Cortical processing of vestibular information is poorly understood compared to other sense modalities such as vision, audition and touch. The perceptual correlate of vestibular activation does not usually correspond to a unimodal sensation, as it occurs with vision and audition. Natural activation of the vestibular system due to head motion and locomotion typically involves activation of visual, vestibular and somatosensory systems and consequently the resulting perceptual correlate are sensations that involve visual, vestibular and somatosensory characteristics. Vestibular-responsive neurons were initially described in somatosensory cortex in areas 3a (Grusser et al., 1990) and area 2v (Buttner and Buettner, 1978). More recently, head direction neurons responsive to vestibular stimulation have also been identified in regions within the classical Papez circuit. Whether signals from different modalities reach these regions independently or they converge at earlier stages is not completely understood yet. There is, however, evidence consistent with integration at the level of the thalamus.
These fundamental observations highlight that the vestibular system has a unique structure amongst the sensory systems, and raises some important questions. In particular, what role does the thalamus play in vestibular processing? In this mini-review we will explore the current understanding of vestibular thalamic function. In the first section, we summarize anatomical studies of vestibulothalamic projections, and suggest that they may be organized into modality-specific processing streams that permit multisensory integration. In the second section, we analyze physiological studies exploring how vestibular thalamic neurons respond to vestibular information, and clinical observations that give us insights into vestibular processing within the thalamus. In the final section, we make hypotheses about the mechanisms of multisensory integration using the vestibular system as an example, and suggest that the thalamus is well placed to represent a unique subcortical locus of multisensory integration.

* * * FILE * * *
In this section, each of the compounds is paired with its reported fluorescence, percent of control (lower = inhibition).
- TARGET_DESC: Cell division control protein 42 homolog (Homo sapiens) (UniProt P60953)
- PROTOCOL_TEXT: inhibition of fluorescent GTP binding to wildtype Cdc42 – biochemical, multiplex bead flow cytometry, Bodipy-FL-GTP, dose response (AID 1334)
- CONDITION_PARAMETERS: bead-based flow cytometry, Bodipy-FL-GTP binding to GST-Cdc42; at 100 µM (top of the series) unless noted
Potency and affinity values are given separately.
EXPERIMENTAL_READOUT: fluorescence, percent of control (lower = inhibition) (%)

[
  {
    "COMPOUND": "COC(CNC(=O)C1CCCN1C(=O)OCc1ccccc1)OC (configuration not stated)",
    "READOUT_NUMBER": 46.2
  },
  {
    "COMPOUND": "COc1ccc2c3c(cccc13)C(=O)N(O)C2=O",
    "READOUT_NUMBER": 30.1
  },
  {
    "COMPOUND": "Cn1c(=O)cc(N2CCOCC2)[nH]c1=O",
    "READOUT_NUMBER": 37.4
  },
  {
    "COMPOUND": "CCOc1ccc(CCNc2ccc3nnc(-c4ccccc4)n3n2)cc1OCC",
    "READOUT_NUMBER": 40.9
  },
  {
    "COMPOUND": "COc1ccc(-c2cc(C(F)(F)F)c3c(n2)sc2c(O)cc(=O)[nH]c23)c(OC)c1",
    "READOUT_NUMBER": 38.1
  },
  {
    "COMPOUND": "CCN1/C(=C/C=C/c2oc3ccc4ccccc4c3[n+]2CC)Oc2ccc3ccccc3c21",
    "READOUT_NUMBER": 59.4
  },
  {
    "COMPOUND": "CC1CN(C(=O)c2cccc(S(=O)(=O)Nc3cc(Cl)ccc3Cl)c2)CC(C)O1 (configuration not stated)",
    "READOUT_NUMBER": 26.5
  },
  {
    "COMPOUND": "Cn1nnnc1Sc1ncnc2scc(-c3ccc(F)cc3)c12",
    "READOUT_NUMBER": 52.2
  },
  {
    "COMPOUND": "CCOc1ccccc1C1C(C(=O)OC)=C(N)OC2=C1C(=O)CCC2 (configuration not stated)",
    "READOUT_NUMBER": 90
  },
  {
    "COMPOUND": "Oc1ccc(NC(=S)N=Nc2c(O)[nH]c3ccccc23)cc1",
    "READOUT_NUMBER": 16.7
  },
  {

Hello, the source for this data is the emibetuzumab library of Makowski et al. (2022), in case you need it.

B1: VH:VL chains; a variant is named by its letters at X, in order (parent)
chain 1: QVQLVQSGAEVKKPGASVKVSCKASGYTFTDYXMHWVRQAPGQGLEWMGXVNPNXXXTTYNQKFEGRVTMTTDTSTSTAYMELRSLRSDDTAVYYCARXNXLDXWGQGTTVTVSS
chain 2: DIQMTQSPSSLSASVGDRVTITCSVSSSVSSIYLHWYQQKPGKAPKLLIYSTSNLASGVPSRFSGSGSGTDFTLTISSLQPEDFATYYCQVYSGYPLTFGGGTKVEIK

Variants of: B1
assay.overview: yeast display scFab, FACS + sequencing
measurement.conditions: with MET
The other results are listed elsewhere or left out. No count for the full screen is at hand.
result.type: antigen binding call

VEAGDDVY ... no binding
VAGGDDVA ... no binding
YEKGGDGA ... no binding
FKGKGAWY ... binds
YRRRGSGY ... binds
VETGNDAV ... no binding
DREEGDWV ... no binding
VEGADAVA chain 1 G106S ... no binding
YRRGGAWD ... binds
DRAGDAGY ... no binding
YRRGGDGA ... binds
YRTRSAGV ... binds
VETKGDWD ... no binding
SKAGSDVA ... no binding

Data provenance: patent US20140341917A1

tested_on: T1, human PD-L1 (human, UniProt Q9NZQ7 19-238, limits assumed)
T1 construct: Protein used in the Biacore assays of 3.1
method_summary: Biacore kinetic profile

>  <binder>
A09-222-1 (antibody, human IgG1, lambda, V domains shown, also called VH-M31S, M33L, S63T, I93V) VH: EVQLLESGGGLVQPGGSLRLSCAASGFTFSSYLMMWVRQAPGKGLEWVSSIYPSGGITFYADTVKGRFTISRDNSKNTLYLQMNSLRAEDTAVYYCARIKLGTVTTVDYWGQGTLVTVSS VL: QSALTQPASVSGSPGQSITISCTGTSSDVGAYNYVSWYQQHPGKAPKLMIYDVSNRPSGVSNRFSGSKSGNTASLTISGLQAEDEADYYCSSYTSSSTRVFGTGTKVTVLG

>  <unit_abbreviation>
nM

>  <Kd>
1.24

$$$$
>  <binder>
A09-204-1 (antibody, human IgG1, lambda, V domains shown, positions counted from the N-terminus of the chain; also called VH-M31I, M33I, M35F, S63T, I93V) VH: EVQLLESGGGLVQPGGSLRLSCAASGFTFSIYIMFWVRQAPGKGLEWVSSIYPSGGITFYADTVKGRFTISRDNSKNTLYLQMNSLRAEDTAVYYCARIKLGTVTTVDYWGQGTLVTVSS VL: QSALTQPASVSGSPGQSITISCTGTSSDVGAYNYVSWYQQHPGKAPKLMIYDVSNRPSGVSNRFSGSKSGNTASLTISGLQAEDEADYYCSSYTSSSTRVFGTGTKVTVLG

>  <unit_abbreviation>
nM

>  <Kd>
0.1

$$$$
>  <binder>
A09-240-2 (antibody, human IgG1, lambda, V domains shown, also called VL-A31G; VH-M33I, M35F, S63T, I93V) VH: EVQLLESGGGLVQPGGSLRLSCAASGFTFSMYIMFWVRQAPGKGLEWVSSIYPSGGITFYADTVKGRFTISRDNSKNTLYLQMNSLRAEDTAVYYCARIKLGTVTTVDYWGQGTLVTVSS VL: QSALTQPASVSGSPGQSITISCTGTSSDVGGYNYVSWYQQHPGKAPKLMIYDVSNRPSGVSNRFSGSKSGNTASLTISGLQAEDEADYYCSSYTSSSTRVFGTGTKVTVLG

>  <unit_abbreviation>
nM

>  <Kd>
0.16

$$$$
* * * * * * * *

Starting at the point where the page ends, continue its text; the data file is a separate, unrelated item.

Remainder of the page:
Peripheral vestibular stimulation has been shown to cause strong activation within the thalamus (Deecke et al., 1974; Buttner and Henn, 1976; Blum et al., 1979). Tracing studies performed in rat (Shiroyama et al., 1999), cat (Kotchabhakdi et al., 1980), and monkey (Meng et al., 2007), as well as radiological investigations in humans (Kirsch et al., 2015) have demonstrated multiple projections from vestibular nuclei to the thalamus. The primary thalamic targets are the ventrobasal, ventrolateral and intralaminar nuclei and the geniculate bodies (for a recent review, see Lopez and Blanke, 2011). Many of these nuclei are not specific to the vestibular system, and therefore receive inputs from a number of different peripheral sensory and cortical regions. There is some evidence to suggest that these vestibulothalamic circuits may form discrete, functionally specialized pathways that integrate vestibular with other modality-specific signals within the thalamus (Lopez and Blanke, 2011).